Latest posts in Science Matters

Indigenous people hold the key to caribou survival

December 8, 2016 | Leave a comment
Photo: Indigenous people hold the key to caribou survival

(Credit: Western Arctic National Parklands via Flickr)

By David Suzuki with contributions from David Suzuki Foundation Science Projects Manager Rachel Plotkin.

When government biologists in Canada want to learn where caribou are, they put radio-tracking collars on some animals and monitor their movements. This gives them a rough idea of where herds are and where they travel, but it doesn't tell them much about a caribou population's history — travel routes before their habitat was degraded or historical feeding, breeding and calving spots.

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Reconciliation requires recognizing rights-based fishing

December 1, 2016 | Leave a comment
Photo: Reconciliation requires recognizing rights-based fishing

(Photo Credit: Nick Thompsonvia Flickr)

By David Suzuki with contributions from David Suzuki Foundation senior communications specialist Theresa Beer.

Fishing is as emblematic to Canada as ice hockey. It's also a way of life with a long tradition in coastal Indigenous communities. But since European contact, it's been all but eliminated as an economic development opportunity for them.

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Better discourse for a kinder world

November 24, 2016 | 1 comment
Photo: Better discourse for a kinder world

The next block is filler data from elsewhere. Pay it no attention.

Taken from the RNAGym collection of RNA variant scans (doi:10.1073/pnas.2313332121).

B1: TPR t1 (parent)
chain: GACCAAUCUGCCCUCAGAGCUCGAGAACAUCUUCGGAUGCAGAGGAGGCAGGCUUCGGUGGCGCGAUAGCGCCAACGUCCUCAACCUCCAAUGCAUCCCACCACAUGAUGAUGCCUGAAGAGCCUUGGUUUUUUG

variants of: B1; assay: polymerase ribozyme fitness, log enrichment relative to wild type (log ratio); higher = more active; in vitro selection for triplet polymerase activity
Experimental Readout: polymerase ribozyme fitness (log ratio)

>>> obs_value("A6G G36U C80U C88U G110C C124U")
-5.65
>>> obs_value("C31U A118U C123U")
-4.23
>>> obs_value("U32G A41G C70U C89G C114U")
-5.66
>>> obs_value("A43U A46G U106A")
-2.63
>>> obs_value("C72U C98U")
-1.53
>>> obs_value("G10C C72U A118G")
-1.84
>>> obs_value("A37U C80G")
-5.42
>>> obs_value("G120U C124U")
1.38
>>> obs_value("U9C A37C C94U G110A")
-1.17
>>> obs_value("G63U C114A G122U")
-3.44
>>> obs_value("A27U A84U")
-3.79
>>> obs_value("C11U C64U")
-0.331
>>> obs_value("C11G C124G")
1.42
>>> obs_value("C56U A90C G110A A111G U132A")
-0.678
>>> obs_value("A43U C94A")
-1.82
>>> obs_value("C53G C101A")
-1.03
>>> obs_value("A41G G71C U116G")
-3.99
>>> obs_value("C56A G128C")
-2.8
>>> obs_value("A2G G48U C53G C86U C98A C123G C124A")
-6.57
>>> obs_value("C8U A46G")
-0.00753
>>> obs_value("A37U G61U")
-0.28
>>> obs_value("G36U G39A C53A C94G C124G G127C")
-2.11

(Credit: opensource.com via Flickr)

By David Suzuki with contributions from David Suzuki Foundation Senior Editor Ian Hanington.

The U.S. election was a chilling illustration of the atrocious state of public discourse. It doesn't bode well for a country once admired for leadership in education and science.

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Hard work and love trump fear and hate

November 17, 2016 | 5 comments
Photo: Hard work and love trump fear and hate

(Credit: Gage Skidmore via Flickr)

By David Suzuki with contributions from David Suzuki Foundation Senior Editor Ian Hanington.

Now what? Many people in the United States and around the world are dismayed that a bigoted, misogynistic, climate change denier has been elected to the highest office in what is still the world's most powerful nation. His party controls the House and Senate, meaning pro-fossil-fuel, anti-climate-action representatives who reject overwhelming and alarming scientific evidence will hold the reins. It will be a government firmly in the pocket of the fossil fuel industry. But global warming isn't going to pause for four years. It's going to accelerate. Do we give up?

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Extinction crisis signals that it's time to change course

November 10, 2016 | 2 comments
Photo: Extinction crisis signals that it's time to change course

(Credit: *highlimitzz via Flickr)

By David Suzuki with contributions from David Suzuki Foundation Senior Editor Ian Hanington.

Clean air, water and soil to grow food are necessities of life. So are diverse plant and animal populations. But as the human population continues to increase, animal numbers are falling. There's a strong correlation. A comprehensive report from the World Wildlife Federation and the Zoological Society of London found that wild animal populations dropped by 58 per cent between 1970 and 2012, and will likely reach a 67 per cent drop by 2020 if nothing is done to prevent the decline.

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